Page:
Serb family in Everett happy that Milosevic’s finally gone

By KARL SCHWEIZER

Herald Writer

EVERETT — The departure of Slobodan Milosevic from power in Yugoslavia couldn’t have come soon enough for one local Serb family.

Zoran and Branislava Kuzminac left their impoverished nation Aug. 29 to start a new life in Everett.

The married couple on Friday said they are optimistic about Yugoslavia’s future, now that its longtime ruler has stepped down. Some of their relatives joined thousands of street protestors calling for Milosevic’s ouster.

"If it is the start of something new, a new life for our people, then we are glad. It is good to have another chance," said Zoran, a dentist who spent the last several years as a U.S. embassy guard in Belgrade. "We had many problems when Milosevic started to rule the country. He didn’t solve those problems."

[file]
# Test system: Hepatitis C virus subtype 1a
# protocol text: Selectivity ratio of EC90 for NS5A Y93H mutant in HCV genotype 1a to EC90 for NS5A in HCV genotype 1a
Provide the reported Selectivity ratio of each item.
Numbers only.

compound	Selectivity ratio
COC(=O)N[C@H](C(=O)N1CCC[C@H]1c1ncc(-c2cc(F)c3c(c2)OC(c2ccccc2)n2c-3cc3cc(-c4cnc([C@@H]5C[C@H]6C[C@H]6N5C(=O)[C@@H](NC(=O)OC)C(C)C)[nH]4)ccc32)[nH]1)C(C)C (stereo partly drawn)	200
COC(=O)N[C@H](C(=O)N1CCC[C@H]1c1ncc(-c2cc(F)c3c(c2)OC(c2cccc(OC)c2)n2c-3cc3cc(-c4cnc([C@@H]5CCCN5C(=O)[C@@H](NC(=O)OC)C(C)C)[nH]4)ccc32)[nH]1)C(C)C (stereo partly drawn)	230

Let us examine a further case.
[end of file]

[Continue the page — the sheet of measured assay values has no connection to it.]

The newly elected president of Yugoslavia, Vojislav Kostunica, is a staunch advocate of democracy, and was one of the original leaders of the opposition to Milosevic, said Branislava.

"In 10 years, Kostunica didn’t change his ideas. He is not moving as the wind is blowing," she said.

The couple blamed Milosevic for ignoring his country’s problems while becoming rich himself, and failing to share power.

"Fifteen years ago, Milosevic lived in a small apartment and drove a small car, but now, he is a very rich man," Zoran said.

"Milosevic decided everything. If someone close to him didn’t agree with him, he got rid of that person," he said.

International economic sanctions withered Yugoslavia’s economy and forced many educated people to work outside their professions, said Branislava. Zoran ended up as a guard because it paid better than scarce jobs in dentistry.

The couple and their six children now live in a south Everett home.

Zoran wants to improve his English, get a job as a dental hygienist, and eventually become a dentist here. His wife takes care of their children, most of whom learned some English at schools in Yugoslavia.

But they keep a close eye on events in their former country, and they remain cautiously optimistic.

"Kostunica is a good, educated man and a good person, but we don’t know what kind of leader he will be," said Branislava, "But there is no way to be worse than Milosevic."

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